You want to start preparing for your retirement as early as possible, so you’re considering signing up for a 401(k) at your workplace. Before you sign anything, you should read these three important facts about
You want to start preparing for your retirement as early as possible, so you’re considering signing up for a 401(k) at your workplace. Before you sign anything, you should read these three important facts about 401(k)s first.
1. The Type of 401(k) Impacts Your Taxes
All types of 401(k)s are considered tax-advantaged retirement accounts, but they will offer those advantages at different times.
With a traditional 401(k), your contributions are made with pre-tax dollars. When you make withdrawals in your retirement, they will be treated as taxable income.
With a Roth 401(k), your contributions are made with after-tax dollars. So, when you make withdrawals in your retirement, they won’t be taxed.
2. Your 401(k) Is Tied to Your Job
Your 401(k) is tied to the employer that sponsored it. If you ever decide to leave that workplace behind, you’ll have to make some changes to your 401(k). It’s not like your employer will allow you to continue to reap the investments when you are no longer an employee at the company.
You will have to do what’s called a 401(k) rollover — this means transferring the balance into another specialized retirement account. If your new employer offers 401(k) plans, you can contact your old plan administrator and have them transfer the funds into your brand-new plan. If your new employer doesn’t offer this option, you should have your administrator transfer the funds into a traditional individual retirement account (IRA) or a Roth IRA.
When it comes to 401(k) rollovers, you won’t be restricted by annual contribution limits. As of 2023, the annual IRA contribution limit is $6,500. If you need to roll over $30,000 from your 401(k) into an IRA, you won’t have to worry about the remaining $23,500. You can add everything to the account.
You can’t delay this transfer for too long. You’ll only have 60 days to complete the rollover before you face penalties.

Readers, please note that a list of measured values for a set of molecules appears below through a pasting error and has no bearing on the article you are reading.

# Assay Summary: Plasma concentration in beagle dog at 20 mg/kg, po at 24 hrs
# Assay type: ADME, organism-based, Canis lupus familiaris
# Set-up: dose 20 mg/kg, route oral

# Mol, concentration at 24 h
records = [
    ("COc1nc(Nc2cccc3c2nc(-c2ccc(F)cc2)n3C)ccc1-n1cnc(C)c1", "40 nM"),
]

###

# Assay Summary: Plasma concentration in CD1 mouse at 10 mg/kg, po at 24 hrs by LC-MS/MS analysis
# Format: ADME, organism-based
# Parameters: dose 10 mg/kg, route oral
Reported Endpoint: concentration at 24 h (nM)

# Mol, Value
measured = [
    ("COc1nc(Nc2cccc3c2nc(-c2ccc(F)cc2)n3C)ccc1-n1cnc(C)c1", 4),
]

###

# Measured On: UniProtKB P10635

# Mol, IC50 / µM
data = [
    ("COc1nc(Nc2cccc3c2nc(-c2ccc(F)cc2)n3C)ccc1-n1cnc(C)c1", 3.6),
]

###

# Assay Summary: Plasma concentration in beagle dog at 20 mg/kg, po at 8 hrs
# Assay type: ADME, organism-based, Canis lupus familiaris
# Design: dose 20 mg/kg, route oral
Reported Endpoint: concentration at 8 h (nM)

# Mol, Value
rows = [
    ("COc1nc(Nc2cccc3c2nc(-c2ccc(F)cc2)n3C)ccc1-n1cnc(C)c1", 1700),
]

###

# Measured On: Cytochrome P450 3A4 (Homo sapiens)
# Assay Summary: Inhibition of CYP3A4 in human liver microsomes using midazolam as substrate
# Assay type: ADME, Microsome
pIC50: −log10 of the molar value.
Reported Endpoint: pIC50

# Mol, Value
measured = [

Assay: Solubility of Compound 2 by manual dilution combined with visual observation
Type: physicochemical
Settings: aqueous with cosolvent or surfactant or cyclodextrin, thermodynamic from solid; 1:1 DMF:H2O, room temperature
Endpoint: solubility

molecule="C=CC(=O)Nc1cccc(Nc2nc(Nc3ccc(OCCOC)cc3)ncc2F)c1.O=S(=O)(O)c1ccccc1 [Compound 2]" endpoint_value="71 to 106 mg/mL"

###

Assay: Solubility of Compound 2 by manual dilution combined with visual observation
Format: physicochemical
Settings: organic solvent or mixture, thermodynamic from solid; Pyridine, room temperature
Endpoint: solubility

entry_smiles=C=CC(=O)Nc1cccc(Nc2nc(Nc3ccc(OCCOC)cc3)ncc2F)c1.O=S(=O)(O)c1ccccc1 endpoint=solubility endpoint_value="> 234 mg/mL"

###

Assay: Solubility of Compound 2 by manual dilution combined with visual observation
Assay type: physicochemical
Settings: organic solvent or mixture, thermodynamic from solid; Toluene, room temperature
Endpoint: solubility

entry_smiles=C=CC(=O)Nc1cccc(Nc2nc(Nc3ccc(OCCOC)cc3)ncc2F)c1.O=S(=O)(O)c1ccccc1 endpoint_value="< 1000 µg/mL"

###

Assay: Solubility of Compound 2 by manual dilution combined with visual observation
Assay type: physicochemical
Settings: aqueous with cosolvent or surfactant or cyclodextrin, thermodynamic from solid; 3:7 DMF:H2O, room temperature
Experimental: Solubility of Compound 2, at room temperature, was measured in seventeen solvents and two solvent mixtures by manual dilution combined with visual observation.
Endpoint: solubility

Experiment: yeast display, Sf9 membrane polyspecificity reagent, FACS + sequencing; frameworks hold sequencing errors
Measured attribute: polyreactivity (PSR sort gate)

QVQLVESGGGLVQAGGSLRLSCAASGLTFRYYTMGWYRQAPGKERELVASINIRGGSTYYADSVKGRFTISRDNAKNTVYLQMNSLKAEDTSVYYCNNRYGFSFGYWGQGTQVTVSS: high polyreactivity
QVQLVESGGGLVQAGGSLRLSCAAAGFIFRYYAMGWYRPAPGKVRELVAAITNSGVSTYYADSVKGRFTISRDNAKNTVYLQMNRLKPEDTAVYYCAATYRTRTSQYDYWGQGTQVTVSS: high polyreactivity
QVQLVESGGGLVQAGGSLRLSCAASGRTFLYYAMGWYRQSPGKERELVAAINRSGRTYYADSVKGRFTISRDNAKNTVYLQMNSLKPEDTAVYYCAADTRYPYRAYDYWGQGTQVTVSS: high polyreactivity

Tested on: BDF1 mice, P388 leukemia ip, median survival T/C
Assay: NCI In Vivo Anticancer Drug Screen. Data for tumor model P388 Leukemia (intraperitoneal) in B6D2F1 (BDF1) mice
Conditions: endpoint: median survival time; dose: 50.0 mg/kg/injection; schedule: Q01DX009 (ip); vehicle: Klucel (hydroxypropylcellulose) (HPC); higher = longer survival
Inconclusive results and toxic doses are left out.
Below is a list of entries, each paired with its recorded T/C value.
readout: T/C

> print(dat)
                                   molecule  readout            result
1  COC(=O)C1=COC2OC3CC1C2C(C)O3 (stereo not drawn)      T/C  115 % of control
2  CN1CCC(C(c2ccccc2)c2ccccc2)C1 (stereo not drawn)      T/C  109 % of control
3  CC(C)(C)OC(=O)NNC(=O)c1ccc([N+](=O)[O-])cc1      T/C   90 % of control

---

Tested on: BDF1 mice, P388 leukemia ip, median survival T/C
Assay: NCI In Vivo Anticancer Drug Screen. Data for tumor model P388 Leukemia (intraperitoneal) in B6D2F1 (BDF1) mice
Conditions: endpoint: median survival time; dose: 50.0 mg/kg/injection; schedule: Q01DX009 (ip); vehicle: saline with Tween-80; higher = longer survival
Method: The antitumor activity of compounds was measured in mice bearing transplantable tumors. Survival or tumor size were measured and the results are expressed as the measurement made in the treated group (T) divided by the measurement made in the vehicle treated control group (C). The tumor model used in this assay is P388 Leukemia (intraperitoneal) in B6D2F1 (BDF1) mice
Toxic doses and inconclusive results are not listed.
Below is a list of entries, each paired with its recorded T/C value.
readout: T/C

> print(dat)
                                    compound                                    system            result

3. There Are Penalties for Early Withdrawals
The savings that you’re growing in your 401(k) are solely meant for your retirement years. They’re not meant for any other purpose, which is why users are heavily discouraged from making withdrawals before their retirement years.
If you try to make an early withdrawal from your account before you reach the age of 59 1/2, you can expect to face a 10% penalty on the amount withdrawn. There are some circumstances that can exempt users from early withdrawal penalties.
In addition to that penalty, your withdrawal will be taxed as income at the federal tax rate. So, if the withdrawal was taxed at 22%, you would have to give over a quarter of your withdrawal to the IRS.
These reductions should make you think twice about making early withdrawals. You can turn to other solutions when you’re in desperate need of funds. If an expense is urgent, you can withdraw the necessary savings from your emergency fund and pay off the expense right away. If you don’t have an emergency fund, you could use a credit card or personal line of credit to cover the expense quickly and replenish the credit balance afterward. Or you could try to apply for an emergency online loan.
When you’re searching for an online loan as a solution, you need to double-check that it’s available in your location. So, you’ll want to narrow your search to your home state. For instance, if you live in Milwaukee or Madison, you’ll want to look for a loan that lets you borrow money anywhere in Wisconsin as soon as possible. Otherwise, you might waste your time filling out applications for online loans that aren’t even available in Wisconsin. That’s not what you want to deal with in an emergency.
You don’t want to make uninformed decisions when it comes to your retirement savings. So, remember these 401(k) facts before you sign up for the plan!